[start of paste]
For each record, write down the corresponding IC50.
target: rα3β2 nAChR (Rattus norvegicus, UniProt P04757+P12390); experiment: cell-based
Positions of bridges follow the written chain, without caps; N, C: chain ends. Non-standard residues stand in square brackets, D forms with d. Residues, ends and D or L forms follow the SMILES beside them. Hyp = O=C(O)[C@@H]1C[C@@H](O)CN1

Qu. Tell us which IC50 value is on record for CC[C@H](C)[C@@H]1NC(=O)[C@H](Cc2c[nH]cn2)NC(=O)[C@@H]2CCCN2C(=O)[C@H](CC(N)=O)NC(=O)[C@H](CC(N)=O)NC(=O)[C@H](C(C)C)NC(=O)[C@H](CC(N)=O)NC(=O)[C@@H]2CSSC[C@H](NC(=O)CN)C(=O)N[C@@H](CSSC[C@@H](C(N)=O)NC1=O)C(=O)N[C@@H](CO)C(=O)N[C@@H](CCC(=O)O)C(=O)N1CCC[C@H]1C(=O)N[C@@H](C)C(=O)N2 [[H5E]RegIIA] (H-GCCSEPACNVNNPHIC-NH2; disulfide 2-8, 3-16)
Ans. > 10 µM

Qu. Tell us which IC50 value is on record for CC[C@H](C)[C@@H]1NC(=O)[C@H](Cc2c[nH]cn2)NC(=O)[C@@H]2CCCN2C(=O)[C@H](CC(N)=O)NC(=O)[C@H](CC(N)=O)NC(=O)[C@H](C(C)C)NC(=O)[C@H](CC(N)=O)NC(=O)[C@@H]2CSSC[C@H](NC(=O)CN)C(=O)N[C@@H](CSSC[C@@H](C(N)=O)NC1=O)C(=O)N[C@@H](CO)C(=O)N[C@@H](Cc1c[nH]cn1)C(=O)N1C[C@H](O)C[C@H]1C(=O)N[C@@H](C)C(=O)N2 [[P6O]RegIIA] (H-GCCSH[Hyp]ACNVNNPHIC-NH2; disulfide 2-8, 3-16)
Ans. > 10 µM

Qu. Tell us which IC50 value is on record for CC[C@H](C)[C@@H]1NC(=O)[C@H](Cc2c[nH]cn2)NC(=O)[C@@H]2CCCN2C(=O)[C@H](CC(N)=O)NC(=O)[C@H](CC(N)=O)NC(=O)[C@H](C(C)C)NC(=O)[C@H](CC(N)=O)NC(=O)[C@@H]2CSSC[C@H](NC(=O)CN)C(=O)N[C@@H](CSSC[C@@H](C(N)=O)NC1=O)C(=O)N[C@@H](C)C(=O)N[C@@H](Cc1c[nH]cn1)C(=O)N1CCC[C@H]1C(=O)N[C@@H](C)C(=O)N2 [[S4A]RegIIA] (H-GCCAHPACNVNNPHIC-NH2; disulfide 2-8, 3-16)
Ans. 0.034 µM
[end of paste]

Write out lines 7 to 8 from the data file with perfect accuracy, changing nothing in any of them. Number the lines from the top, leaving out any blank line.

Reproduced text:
Ans. > 10 µM

Qu. Tell us which IC50 value is on record for CC[C@H](C)[C@@H]1NC(=O)[C@H](Cc2c[nH]cn2)NC(=O)[C@@H]2CCCN2C(=O)[C@H](CC(N)=O)NC(=O)[C@H](CC(N)=O)NC(=O)[C@H](C(C)C)NC(=O)[C@H](CC(N)=O)NC(=O)[C@@H]2CSSC[C@H](NC(=O)CN)C(=O)N[C@@H](CSSC[C@@H](C(N)=O)NC1=O)C(=O)N[C@@H](C)C(=O)N[C@@H](Cc1c[nH]cn1)C(=O)N1CCC[C@H]1C(=O)N[C@@H](C)C(=O)N2 [[S4A]RegIIA] (H-GCCAHPACNVNNPHIC-NH2; disulfide 2-8, 3-16)